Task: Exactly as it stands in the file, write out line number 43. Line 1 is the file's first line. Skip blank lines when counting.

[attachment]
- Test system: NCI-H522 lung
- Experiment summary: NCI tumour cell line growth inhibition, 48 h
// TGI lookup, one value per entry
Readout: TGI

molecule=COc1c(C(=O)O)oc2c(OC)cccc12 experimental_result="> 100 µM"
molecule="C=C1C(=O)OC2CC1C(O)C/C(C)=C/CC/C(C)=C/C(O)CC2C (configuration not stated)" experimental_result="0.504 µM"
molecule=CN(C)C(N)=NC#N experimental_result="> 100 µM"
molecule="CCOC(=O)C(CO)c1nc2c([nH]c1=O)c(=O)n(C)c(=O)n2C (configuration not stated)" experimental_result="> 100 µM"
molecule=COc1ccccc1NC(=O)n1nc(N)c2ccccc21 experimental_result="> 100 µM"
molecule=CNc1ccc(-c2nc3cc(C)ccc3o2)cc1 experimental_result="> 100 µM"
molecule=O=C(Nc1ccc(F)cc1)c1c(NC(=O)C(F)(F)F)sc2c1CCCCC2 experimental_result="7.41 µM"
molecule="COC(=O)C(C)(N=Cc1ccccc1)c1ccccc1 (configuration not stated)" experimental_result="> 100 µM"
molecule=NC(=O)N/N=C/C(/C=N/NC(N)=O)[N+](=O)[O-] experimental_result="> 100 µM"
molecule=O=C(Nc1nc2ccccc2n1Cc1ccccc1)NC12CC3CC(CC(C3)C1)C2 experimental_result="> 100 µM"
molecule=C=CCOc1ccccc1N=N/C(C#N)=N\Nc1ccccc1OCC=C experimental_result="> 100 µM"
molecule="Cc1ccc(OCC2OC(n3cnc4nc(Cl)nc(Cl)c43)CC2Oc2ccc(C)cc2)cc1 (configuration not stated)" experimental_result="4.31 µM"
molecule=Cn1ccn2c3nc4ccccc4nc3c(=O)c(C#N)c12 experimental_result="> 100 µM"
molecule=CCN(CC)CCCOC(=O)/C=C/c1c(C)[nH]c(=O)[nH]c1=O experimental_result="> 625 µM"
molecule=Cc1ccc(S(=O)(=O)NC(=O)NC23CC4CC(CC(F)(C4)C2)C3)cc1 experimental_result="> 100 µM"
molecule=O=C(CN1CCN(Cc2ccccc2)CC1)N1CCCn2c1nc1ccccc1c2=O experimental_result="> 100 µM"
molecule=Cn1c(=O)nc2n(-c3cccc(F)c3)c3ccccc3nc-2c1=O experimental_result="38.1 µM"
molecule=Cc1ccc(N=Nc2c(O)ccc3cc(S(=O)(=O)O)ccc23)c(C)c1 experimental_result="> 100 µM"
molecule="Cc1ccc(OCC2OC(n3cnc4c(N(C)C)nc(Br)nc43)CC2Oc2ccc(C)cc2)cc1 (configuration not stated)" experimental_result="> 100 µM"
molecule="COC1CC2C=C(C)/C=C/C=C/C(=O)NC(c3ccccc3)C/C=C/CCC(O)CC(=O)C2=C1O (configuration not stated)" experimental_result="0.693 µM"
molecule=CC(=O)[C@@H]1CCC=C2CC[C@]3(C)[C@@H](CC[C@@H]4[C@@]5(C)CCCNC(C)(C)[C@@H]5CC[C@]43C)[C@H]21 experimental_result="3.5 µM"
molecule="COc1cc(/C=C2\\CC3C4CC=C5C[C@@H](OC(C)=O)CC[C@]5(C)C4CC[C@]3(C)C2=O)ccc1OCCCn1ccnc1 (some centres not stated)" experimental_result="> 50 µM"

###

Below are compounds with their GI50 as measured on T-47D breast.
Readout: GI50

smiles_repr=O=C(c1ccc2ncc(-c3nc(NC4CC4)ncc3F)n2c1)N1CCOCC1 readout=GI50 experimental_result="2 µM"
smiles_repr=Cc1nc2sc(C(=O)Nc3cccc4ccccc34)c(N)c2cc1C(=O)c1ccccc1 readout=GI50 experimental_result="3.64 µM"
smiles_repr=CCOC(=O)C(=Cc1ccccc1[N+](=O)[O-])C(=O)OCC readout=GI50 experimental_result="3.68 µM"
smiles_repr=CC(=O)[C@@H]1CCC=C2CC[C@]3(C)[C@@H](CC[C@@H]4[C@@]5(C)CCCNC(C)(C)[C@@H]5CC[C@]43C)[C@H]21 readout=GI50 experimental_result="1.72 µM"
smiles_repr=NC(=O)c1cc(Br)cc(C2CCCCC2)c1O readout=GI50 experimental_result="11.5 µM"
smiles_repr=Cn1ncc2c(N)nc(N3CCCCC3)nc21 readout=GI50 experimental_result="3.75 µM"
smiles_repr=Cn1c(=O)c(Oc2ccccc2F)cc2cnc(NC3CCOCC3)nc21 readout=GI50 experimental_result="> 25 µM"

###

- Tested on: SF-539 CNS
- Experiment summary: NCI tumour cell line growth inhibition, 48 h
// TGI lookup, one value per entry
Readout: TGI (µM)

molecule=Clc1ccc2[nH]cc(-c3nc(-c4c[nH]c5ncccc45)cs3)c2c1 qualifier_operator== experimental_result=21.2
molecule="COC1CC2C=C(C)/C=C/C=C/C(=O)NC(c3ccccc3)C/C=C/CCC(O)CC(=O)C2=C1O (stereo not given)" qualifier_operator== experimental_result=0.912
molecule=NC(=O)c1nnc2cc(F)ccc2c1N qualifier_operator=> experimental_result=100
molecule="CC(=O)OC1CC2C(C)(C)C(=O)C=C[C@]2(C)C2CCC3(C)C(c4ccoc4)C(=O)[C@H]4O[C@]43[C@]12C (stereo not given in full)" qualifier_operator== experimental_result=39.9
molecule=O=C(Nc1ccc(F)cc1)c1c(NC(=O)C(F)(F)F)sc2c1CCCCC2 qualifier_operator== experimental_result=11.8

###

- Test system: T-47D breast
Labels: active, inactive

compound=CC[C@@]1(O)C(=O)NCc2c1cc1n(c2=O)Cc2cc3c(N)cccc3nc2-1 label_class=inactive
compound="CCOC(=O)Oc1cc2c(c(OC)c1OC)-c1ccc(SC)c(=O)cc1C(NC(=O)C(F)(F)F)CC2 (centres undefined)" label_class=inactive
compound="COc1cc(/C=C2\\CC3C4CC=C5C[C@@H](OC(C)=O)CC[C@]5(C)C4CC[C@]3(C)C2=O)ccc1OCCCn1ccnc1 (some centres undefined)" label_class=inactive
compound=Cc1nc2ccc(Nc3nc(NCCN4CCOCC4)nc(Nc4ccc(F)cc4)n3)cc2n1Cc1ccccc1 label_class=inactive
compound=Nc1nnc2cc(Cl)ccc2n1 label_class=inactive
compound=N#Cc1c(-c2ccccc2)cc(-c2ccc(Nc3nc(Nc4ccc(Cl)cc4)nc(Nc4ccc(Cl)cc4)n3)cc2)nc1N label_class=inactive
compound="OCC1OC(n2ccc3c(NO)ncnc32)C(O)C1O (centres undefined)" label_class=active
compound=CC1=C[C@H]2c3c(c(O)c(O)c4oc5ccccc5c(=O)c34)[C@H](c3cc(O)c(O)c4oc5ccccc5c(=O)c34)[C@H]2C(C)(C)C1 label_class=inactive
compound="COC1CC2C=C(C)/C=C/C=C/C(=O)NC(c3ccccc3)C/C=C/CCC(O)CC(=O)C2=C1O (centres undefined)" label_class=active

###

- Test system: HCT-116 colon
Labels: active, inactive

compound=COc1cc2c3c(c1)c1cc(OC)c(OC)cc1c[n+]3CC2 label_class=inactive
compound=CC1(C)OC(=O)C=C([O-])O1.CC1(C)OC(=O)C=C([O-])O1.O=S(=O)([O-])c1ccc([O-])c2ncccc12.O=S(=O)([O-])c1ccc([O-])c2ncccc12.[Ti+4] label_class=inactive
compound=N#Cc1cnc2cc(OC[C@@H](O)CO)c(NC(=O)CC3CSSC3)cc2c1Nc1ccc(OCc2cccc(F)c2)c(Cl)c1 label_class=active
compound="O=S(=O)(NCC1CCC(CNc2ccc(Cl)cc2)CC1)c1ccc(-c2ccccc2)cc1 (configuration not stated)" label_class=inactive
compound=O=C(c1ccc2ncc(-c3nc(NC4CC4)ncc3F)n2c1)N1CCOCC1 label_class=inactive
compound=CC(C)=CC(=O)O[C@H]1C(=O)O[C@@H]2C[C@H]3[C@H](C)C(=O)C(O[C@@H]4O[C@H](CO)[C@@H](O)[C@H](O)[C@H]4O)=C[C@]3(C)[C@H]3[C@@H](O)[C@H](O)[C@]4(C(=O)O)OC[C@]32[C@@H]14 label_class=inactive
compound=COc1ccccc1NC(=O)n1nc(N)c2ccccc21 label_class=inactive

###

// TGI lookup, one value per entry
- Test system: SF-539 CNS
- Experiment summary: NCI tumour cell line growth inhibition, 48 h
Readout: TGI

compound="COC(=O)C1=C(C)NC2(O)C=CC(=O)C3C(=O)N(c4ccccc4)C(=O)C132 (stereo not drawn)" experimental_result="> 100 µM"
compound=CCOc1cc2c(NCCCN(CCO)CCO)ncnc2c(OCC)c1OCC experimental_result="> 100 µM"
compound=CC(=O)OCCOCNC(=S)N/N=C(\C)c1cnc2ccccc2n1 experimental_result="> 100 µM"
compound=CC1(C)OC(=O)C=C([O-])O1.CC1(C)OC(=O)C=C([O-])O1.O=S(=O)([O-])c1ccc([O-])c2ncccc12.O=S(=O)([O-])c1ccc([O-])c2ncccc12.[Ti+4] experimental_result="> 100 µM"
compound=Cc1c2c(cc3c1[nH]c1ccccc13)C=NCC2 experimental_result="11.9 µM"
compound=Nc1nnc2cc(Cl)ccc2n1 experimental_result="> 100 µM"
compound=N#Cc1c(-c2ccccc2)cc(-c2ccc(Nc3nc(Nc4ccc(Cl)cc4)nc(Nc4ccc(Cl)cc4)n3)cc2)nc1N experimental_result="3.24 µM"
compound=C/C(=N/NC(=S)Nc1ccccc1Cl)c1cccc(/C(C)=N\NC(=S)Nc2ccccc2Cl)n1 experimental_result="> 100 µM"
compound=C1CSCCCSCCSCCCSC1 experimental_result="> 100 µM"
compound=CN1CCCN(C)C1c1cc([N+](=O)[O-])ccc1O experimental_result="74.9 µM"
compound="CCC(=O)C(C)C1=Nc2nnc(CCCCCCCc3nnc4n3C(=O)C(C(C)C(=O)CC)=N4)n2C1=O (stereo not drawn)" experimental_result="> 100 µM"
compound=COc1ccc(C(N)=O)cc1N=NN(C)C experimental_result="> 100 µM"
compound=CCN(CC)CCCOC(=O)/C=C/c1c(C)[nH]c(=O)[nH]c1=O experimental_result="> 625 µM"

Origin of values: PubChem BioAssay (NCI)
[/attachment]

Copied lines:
molecule="COC1CC2C=C(C)/C=C/C=C/C(=O)NC(c3ccccc3)C/C=C/CCC(O)CC(=O)C2=C1O (stereo not given)" qualifier_operator== experimental_result=0.912